Marshawn Lynch tells ex-teammate: I'll be holding out of training camp
According to former Seahawks fullback Michael Robinson, Marshawn Lynch will not be reporting to training camp.
It looks like Beast Mode is going into 'Hold Out Mode.' Former Seahawks fullback Michael Robinson said on Thursday that he talked to Marshawn Lynch on the phone and that Lynch told him he'll be holding out from training camp.
"Marshawn Lynch just called me. We just talked," Robinson said during a segment on NFL Network's Inside Training Camp. "He said he will be holding out from training camp this year with the Seahawks."
Another former teammate of Lynch's, Jordan Babineaux, said in June that Lynch might even consider retiring. "The bottom line is, it is about the money. When a guy starts producing the way Marshawn has been producing, he wants to be paid," Babineaux said. "I don't want to rule out the fact that there could still be a possibility, because of Marshawn's personality, that retirement could just be something that he's OK settling for."
Lynch doesn't have much leverage at this point and the Seahawks have made no indication that they're going give him more money. The running back is signed through 2015 and is scheduled to make a total of $10.5 million in base salary over the next two seasons. Lynch's contract also includes a total of $2.5 million in per game roster bonuses.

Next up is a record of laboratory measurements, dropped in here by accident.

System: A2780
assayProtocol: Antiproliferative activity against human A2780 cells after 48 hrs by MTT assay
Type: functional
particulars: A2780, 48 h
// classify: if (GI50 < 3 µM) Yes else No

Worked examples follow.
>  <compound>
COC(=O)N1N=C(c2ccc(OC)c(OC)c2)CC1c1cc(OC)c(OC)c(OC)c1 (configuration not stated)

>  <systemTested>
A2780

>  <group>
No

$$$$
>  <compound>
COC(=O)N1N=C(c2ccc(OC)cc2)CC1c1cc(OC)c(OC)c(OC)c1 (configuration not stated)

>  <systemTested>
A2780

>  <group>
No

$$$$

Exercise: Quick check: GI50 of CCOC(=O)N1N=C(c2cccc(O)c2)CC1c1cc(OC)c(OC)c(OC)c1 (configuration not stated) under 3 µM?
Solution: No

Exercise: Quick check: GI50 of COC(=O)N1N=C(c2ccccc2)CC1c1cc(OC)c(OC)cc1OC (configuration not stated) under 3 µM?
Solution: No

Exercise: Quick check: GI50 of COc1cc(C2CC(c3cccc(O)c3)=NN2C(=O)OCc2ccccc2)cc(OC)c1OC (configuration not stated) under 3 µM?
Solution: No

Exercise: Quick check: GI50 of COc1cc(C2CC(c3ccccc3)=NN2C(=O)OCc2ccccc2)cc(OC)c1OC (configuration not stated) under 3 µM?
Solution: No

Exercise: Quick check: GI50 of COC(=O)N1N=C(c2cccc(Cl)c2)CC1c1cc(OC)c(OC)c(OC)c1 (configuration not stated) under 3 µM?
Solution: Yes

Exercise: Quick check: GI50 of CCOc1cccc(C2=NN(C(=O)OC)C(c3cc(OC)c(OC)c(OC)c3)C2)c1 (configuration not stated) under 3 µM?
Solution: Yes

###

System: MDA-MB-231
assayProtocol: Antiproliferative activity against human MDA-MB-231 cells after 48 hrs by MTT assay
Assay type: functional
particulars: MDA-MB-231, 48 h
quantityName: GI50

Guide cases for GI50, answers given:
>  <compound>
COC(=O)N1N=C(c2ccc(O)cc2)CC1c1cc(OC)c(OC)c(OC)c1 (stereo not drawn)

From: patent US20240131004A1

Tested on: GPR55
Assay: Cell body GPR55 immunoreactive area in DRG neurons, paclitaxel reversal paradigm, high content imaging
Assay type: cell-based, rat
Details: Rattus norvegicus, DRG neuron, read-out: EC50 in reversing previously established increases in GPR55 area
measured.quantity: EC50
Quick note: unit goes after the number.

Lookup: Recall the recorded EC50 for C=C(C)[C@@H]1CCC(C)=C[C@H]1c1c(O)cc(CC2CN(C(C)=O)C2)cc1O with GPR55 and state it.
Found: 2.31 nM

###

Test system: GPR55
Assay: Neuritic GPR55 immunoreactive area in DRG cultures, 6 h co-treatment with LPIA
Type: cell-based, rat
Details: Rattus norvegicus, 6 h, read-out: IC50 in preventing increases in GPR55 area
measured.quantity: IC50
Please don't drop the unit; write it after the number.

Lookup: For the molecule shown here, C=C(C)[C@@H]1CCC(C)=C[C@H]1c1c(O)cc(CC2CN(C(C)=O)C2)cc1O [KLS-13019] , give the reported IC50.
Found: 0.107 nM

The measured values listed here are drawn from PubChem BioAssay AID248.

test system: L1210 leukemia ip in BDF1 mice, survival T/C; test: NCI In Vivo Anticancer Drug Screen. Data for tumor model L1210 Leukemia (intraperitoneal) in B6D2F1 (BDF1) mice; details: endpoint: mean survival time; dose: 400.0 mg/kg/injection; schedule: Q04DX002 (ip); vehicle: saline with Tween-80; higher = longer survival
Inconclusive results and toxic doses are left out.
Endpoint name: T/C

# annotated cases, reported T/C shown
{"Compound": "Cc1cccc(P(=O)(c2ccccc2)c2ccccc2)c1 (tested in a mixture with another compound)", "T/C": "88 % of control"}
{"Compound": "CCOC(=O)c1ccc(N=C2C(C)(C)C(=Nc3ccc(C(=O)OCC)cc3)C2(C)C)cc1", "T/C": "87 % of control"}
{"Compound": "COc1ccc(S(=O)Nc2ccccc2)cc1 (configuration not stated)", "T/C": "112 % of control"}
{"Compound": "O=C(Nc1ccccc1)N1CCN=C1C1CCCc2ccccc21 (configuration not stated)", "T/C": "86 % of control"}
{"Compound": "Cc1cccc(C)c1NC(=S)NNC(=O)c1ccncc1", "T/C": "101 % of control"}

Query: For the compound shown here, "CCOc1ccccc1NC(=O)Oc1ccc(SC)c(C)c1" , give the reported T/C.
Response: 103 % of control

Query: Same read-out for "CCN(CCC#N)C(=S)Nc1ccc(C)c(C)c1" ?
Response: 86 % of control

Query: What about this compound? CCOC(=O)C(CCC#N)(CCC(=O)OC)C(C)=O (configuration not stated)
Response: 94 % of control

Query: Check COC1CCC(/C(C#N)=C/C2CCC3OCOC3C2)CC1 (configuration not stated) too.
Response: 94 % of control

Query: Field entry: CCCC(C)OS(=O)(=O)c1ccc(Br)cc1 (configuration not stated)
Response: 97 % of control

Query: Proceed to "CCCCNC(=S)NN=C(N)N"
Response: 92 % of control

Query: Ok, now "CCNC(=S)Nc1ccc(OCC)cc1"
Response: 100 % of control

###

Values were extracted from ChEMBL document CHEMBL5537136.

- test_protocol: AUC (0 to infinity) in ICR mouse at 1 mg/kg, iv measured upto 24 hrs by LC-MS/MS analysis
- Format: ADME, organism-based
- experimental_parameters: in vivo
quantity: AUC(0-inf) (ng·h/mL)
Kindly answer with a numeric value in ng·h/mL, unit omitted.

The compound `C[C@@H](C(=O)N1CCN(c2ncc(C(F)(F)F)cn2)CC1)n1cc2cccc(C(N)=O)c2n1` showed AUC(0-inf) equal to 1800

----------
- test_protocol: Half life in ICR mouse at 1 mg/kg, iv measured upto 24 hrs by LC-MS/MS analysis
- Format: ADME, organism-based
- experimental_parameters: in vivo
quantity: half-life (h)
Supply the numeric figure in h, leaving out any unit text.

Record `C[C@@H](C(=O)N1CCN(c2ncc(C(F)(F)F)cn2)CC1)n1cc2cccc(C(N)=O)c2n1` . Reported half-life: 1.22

For the 2014 season alone, Lynch is schedule to pull in $5.5 million.
Robinson isn't so sure it's about the money though, "I don't know if there has been any talking back and forth but what I do know is Marshawn is a guy who is not all about money," Robinson said. "If it was about money he could have done interviews after games and made a lot of money with Skittles if it was all about money."
At 28 years old, Lynch is getting close to 30, the age where most running backs begin to dramatically lose their production value. The Seahawks running back may be hoping he can do something similar to what Jamaal Charles did in Kansas City this week. Charles threatened to holdout and was eventually rewarded with a $4.4 million raise on his 2014 pay.
"I think with Marshawn, he just wants to make sure he's set up so that his foundation can take off when his career is over," Robinson said.
If Lynch doesn't get what he wants -- and who knows what he wants -- maybe retirement will be the route he takes. According to NFL.com, the team has no plans to give Lynch a raise on his $5.5 million 2014 salary.
To add more intrigue, Richard Sherman said in February that Lynch had been telling teammates during the 2013 season that he would retire if the Seahawks won the Super Bowl. Sherman didn't believe him, but that doesn't mean it won't happen.
Of course this is Lynch we're talking about, so anything's possible -- and that includes him changing his mind tomorrow and showing up for training camp.
Either way, if you have fantasy draft this week, you'll probably want to hold off on drafting Lynch.
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